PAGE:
Google Seeks Partners for Its Self-Driving Car Technology
Anthony Levandowski, the project manager for Google’s self-driving car technology, told an audience at the Society of Automotive Engineers (SAE) conference Wednesday that Google seeks partners in the automaking business to bring the car to market sooner than the next decade. David Shepardson, of The Detroit News Washington Bureau, writes: “Search engine giant Google Inc. thinks self-driving cars can be on U.S. roads in the next few years…”
Shepardson goes on to say about Levandowski:
Mountain View, Calif.-based Google could make an announcement as early as next year on when it might offer the self-driving technology, he said.
‘We don’t know what it’s going to take to show its safer than a driver,’ he said, but he predicted: ‘It’s much sooner than the next decade.’
Google has logged more than 250,000 miles in testing a fleet of 10 of its self-driving cars, Shepardson writes, but it wants to log at least one million miles before bringing the technology to market. “We’re probably going to put more miles on this technology than any car that was ever released. They don’t put 5 million miles on cars before they launch them,” Levandowski said.
Levandowski said Google’s options include partnering with automakers, offering aftermarket installations, or even giving self-driving technology away “for free,” as a way to promote use of other Google services, Joseph B. White reports for The Wall Street Journal blog Driver’s Seat. White notes that Levandowski said, “I’m not suggesting we’re going to do that.” Google already has some relationships with automakers who are using Google’s mapping technology, White writes.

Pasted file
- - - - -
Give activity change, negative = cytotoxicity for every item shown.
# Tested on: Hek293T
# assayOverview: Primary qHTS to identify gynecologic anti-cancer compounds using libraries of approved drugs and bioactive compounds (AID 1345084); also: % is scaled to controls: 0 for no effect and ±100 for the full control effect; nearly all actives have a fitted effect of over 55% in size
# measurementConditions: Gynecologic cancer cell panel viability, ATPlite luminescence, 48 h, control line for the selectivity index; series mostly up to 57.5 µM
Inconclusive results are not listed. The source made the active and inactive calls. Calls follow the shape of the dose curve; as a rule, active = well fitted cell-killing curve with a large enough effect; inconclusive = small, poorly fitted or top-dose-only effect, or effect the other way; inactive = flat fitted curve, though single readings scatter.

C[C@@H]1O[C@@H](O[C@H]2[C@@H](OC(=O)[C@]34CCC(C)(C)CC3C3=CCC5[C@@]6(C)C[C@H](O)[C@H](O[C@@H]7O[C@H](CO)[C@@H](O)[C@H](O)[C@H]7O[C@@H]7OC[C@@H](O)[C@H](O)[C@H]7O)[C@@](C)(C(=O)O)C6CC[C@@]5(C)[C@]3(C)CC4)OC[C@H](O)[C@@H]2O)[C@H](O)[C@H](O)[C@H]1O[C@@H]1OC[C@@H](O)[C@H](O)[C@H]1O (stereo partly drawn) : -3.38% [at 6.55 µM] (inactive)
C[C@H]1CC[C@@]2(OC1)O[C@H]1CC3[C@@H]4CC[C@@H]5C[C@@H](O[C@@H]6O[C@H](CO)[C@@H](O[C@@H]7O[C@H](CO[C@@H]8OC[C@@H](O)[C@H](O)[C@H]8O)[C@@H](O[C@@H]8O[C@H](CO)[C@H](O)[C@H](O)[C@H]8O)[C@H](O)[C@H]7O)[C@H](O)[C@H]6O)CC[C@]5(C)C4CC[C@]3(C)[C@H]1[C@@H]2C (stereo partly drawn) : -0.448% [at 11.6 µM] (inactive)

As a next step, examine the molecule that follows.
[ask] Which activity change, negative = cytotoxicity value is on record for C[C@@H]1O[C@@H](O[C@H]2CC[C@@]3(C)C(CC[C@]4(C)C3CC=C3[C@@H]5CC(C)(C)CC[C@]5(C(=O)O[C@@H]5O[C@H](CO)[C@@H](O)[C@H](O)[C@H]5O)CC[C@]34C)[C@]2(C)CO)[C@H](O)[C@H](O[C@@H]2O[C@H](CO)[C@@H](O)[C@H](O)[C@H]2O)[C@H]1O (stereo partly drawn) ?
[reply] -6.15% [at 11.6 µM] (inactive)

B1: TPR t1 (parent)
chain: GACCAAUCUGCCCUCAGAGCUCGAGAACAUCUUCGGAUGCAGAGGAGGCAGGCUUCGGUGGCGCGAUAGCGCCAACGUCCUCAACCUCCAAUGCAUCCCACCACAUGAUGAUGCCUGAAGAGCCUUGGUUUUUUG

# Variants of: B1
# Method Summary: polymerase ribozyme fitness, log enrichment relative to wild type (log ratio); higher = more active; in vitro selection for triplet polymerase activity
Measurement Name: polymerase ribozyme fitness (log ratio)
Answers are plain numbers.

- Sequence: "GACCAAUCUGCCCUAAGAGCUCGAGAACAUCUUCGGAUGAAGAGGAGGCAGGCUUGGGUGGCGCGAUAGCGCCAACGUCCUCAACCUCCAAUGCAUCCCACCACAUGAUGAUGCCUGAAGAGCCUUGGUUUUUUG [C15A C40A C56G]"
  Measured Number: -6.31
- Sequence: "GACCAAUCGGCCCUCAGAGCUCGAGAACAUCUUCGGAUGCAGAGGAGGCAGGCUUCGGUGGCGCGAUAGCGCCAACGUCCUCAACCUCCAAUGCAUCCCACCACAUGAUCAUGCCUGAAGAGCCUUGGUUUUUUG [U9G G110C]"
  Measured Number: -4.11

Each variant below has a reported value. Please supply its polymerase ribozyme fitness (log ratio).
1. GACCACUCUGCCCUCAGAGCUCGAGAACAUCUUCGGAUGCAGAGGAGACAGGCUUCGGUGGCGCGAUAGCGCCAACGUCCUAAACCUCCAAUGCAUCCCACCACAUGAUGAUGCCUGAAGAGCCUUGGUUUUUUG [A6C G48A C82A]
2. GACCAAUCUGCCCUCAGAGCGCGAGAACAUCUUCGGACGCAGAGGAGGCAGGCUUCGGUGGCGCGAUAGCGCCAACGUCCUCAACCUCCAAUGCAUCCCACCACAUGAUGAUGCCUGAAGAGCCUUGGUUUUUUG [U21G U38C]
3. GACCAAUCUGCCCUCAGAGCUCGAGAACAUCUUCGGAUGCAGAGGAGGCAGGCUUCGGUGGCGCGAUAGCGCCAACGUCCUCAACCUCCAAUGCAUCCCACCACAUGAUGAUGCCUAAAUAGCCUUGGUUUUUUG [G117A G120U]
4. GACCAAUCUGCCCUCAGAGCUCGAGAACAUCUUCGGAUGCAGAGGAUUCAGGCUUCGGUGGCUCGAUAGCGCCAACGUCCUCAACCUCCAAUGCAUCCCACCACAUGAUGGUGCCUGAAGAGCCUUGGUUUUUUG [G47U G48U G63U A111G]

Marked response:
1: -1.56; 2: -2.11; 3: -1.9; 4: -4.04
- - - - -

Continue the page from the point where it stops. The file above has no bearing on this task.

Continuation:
Meanwhile, business writer Nathan Bomey writes in Thursday’s Detroit Free Press that in a keynote speech at the SAE conference in Detroit, Administrator David Strickland of the National Highway Traffic Safety Administration (NHTSA) said the agency “views the prospect of self-driving cars as ‘a policy case’ that would be addressed ‘when we actually see that happening.'”
Strickland also said the agency is looking to accelerate various technology initiatives such as crash-warning systems and lane-departure alerts that will make it possible for vehicles to communicate with each other, and thus increase driving safety and eliminate up to 80% of crashes. Vehicle-to-vehicle communication “really has a tremendous amount of promise to save lives,” he said.
In his article, Bomey gives an update on safety initiatives:
- NHTSA is finalizing a rule to improve rear visibility in passenger vehicles.
- Thirty-eight states have adopted bans on texting while driving in part because Transportation Secretary Ray LaHood has embraced the ‘bully pulpit’ to convince state governments to outlaw the dangerous activity.
- Engineers at NHTSA are ‘beyond proof of concept’ on a system that would prevent vehicles from being operated by a drunken driver and could ‘be offered as an option on vehicles of the future.’
Image by Society of Automotive Engineers, used under Fair Use: Reporting.